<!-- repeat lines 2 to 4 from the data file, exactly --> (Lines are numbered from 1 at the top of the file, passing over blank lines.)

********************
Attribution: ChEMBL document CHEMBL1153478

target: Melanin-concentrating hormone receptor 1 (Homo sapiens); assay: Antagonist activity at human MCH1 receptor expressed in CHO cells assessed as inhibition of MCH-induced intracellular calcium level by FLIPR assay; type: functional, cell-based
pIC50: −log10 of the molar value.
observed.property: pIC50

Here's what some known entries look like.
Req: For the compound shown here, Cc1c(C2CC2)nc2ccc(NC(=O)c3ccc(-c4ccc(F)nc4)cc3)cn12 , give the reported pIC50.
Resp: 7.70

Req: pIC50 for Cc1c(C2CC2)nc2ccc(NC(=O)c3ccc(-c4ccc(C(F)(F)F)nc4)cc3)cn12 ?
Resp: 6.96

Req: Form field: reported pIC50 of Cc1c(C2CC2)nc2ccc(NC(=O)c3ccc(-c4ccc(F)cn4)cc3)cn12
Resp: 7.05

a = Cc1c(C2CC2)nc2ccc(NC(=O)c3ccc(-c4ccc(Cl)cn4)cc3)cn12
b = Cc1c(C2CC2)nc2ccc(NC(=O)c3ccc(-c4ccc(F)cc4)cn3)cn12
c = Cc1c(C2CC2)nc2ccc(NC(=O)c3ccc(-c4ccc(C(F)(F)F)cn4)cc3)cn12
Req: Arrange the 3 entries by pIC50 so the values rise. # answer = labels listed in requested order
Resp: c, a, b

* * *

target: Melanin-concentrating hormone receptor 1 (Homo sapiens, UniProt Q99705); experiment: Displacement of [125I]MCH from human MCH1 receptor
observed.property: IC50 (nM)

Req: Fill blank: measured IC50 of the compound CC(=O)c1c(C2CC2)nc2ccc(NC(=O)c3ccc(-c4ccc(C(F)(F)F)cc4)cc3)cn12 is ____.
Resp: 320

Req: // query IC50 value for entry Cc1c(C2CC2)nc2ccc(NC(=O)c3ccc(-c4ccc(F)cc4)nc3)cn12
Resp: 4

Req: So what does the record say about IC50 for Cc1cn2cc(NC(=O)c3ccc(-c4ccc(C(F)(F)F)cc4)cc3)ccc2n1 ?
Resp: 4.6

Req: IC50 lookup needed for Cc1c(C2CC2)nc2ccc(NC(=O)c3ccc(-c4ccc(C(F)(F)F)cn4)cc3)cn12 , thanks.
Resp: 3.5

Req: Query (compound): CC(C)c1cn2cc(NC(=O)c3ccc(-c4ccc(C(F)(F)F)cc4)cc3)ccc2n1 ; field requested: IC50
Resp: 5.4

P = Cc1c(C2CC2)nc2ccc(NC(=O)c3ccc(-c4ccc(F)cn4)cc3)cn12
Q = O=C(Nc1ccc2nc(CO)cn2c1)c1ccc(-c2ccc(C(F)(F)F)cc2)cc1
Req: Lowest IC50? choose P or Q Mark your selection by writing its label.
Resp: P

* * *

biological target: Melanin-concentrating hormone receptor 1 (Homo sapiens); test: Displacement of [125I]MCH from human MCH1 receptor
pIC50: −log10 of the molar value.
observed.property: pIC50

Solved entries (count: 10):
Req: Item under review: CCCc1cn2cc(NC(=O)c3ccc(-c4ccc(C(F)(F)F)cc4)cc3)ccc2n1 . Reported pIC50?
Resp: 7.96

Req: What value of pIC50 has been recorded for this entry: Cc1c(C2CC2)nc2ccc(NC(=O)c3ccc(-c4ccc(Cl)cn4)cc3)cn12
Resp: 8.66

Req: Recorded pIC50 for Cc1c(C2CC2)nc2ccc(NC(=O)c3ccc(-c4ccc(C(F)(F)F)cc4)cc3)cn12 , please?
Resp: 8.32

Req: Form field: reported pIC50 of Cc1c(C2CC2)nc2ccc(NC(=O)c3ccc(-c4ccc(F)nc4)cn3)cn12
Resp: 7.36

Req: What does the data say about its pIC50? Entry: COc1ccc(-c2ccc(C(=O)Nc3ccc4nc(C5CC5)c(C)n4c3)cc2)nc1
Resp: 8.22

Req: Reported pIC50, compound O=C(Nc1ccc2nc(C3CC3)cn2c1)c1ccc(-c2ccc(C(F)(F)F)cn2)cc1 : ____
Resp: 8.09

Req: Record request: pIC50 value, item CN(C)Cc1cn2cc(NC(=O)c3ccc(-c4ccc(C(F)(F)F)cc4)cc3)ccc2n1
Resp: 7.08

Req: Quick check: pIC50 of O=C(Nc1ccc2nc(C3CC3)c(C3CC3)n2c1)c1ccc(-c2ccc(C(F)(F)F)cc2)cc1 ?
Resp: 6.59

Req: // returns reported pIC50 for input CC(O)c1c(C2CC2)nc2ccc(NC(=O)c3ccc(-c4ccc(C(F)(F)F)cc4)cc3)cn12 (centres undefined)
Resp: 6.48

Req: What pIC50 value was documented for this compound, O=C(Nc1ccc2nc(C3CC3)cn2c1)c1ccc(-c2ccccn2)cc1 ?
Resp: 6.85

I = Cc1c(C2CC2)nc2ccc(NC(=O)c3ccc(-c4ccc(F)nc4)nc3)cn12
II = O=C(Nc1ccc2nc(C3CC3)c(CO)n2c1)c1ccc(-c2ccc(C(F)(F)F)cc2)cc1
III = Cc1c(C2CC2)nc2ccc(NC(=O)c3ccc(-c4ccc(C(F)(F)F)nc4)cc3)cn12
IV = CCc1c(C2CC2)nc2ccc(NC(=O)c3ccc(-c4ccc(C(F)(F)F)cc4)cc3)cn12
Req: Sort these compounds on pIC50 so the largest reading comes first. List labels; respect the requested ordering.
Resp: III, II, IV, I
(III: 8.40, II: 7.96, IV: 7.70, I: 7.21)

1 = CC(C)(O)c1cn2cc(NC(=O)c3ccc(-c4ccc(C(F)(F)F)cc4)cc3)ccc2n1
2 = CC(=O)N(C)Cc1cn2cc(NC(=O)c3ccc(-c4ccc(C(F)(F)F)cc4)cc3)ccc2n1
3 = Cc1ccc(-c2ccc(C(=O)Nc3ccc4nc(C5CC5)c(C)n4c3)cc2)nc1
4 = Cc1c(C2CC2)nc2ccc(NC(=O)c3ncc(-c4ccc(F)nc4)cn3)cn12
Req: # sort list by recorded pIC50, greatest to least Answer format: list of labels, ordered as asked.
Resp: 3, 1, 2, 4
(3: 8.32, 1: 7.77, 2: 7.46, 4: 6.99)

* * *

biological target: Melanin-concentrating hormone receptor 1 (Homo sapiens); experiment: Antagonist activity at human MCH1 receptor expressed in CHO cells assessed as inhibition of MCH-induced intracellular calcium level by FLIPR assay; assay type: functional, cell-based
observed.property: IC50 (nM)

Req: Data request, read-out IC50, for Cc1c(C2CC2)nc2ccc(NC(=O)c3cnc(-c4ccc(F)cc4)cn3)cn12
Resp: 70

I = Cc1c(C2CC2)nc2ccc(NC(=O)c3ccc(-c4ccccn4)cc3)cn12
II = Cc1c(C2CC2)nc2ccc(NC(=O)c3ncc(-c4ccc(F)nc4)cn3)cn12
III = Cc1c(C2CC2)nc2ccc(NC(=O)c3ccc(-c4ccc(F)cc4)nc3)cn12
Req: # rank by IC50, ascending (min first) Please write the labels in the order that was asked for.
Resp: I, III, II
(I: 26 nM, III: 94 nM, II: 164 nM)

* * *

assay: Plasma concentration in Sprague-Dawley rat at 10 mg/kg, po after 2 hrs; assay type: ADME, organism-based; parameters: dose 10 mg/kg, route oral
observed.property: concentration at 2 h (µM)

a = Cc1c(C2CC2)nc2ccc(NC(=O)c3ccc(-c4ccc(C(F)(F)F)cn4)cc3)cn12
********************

target: Melanin-concentrating hormone receptor 1 (Homo sapiens); assay: Antagonist activity at human MCH1 receptor expressed in CHO cells assessed as inhibition of MCH-induced intracellular calcium level by FLIPR assay; type: functional, cell-based
pIC50: −log10 of the molar value.
observed.property: pIC50